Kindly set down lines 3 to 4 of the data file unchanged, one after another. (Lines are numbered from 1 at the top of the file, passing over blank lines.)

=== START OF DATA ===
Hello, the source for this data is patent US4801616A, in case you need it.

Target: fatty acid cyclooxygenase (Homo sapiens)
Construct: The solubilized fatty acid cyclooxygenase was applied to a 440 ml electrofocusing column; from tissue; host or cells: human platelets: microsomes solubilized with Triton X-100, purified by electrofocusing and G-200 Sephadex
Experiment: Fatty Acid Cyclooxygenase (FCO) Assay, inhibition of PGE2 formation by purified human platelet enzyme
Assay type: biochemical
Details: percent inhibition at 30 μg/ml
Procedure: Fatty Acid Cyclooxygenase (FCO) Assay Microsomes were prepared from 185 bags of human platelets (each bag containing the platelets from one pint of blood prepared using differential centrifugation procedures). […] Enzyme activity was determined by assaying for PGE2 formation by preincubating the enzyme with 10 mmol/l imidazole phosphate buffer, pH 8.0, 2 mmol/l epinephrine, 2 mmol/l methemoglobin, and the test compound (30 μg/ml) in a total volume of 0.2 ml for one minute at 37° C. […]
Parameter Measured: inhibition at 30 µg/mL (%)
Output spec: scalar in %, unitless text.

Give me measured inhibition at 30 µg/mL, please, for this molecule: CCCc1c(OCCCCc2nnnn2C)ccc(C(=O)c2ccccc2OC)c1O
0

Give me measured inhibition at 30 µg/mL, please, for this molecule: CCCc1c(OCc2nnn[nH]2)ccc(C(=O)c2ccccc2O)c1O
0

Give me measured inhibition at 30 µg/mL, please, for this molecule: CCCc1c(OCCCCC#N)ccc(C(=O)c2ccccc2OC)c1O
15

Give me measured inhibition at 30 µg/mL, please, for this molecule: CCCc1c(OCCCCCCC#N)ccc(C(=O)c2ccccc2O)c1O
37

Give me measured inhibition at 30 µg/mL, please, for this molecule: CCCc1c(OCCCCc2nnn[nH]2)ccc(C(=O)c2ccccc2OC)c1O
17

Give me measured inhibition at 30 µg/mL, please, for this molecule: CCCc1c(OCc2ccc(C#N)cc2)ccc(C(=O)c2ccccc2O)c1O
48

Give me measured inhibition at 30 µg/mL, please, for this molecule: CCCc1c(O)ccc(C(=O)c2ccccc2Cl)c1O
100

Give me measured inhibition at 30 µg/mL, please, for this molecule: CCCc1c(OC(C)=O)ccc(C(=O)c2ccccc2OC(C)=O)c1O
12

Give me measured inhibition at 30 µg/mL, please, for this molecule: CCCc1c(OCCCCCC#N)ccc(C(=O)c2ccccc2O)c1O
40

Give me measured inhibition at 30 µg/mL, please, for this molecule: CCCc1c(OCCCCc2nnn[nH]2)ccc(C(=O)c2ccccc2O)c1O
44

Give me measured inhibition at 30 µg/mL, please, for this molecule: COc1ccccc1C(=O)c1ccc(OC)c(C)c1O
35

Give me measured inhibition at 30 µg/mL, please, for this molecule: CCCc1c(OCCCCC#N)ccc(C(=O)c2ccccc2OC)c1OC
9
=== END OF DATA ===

Construct: The solubilized fatty acid cyclooxygenase was applied to a 440 ml electrofocusing column; from tissue; host or cells: human platelets: microsomes solubilized with Triton X-100, purified by electrofocusing and G-200 Sephadex
Experiment: Fatty Acid Cyclooxygenase (FCO) Assay, inhibition of PGE2 formation by purified human platelet enzyme